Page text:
|Publication number||US4197648 A|
|Application number||US 05/887,305|
|Publication date||15 Apr 1980|
|Filing date||16 Mar 1978|
|Priority date||17 Mar 1977|
|Also published as||DE2711688A1, DE2711688B2, DE2711688C3|
|Publication number||05887305, 887305, US 4197648 A, US 4197648A, US-A-4197648, US4197648 A, US4197648A|
|Original Assignee||Roswitha Aichinger|
|Export Citation||BiBTeX, EndNote, RefMan|
|Patent Citations (2), Classifications (10)|
|External Links: USPTO, USPTO Assignment, Espacenet|
The invention relates to a method of and an apparatus for producing a bend comprising various curvatures of square steel wire by means of a loop bending pliers, used in orthodontia, i.e. the elimination of irregularities of the teeth by means of fixed devices.
In orthodontia steel wires of the kind in question are applied in such manner as to insert them under bias in so-called band fasteners which in turn are welded on to rigid bands, preferably steel bands. The steel bands are adapted accurately to the tooth to be regulated and cemented to the same so as to exert a constant directed action of force on the tooth. Initially it was preferred to bend steel wires of circular cross section. Yet that did not permit sufficiently firm fixation of the bend in the band fasteners. Particularly, it was not possible with wires having a circular cross section to transmit a torque about the longitudinal axis of the wire to the band fastener or to the tooth. Therefore, the general practice went over to forming the bends from square wires. Thus accurate fitting of the square bend in the respective band fastener can be obtained and from the bend a torque about the longitudinal wire axis can be transmitted to the fastener, the band, and thus to the respective tooth. Transmission of the torsional moment may be effected either by twisting the square wire with such aim when producing the bend that a respective restoring moment will result upon insertion in the fasteners provided. In this case fasteners having their square recesses oriented in the same way can be used for all bands. Yet it is also possible to transmit a torsional moment by not pre-twisting the square wire anywhere but instead giving the square recesses in the fasteners different inclinations in accordance with the desired moment to be transmitted to the tooth. In both cases the effect obtained is the same, namely that the bend is biased by a torsional moment at the location of its connection to the band fastener and that the moment of reaction thereof is transmitted to the tooth.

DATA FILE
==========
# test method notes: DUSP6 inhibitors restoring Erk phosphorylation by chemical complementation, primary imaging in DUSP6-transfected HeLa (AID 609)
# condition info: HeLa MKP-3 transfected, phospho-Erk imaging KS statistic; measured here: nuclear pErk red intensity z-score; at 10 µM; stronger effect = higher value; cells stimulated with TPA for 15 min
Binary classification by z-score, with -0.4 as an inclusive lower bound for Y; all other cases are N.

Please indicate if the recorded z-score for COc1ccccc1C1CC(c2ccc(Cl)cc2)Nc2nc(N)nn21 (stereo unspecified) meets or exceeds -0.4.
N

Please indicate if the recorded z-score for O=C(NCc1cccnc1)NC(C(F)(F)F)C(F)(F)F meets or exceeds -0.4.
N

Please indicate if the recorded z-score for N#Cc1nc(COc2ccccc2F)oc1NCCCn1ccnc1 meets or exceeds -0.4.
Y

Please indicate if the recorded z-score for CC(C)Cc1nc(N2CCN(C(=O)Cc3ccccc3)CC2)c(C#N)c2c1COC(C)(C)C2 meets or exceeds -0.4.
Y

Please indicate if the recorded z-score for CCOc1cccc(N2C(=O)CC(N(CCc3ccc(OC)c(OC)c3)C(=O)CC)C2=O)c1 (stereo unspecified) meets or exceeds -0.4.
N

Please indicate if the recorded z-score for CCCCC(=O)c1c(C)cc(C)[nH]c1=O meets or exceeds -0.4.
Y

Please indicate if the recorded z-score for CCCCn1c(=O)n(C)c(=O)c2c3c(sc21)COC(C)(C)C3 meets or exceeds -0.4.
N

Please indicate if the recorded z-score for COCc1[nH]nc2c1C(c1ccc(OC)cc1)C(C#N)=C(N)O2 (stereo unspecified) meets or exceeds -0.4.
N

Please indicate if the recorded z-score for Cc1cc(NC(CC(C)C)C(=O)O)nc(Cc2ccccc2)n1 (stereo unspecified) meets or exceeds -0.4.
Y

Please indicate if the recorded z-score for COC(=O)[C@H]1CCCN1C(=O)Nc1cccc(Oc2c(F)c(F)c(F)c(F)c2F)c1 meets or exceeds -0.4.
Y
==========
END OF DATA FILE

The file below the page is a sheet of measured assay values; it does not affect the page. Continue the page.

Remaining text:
When making the bends which must be formed by hand by the orthodontist himself for each individual case, it is particularly difficult to obtain exactly the desired torsion of the square wire or, when using fasteners with differently inclined recesses, to avoid any twisting at all of the square wire since an undesired twist in the square wire would cause a wrong action of force on the respective tooth. The situation is especially serious because a permanent torsion of the square wire once made cannot be undone, which means that a single error made in curving the bend makes it necessary to discard the bend as waste. So far it has been attempted to avoid any such bending errors by developing special loop bending pliers. These pliers are of very intricate shape and thus very complicated to produce with all the corresponding high costs. Although the problem explained above of avoiding undesired twisting of the square wire has been known for many years, perhaps even for decades, and although attempts have been made for the same length of time to solve the problem by correspondingly designed special pliers, it has not been possible to provide a tool which would enable the orthodontist to make the bends in question without difficulty. Rather, it showed that even when using very expensive special pliers, the production of exactly the desired shape of the bend was more or less a question of luck.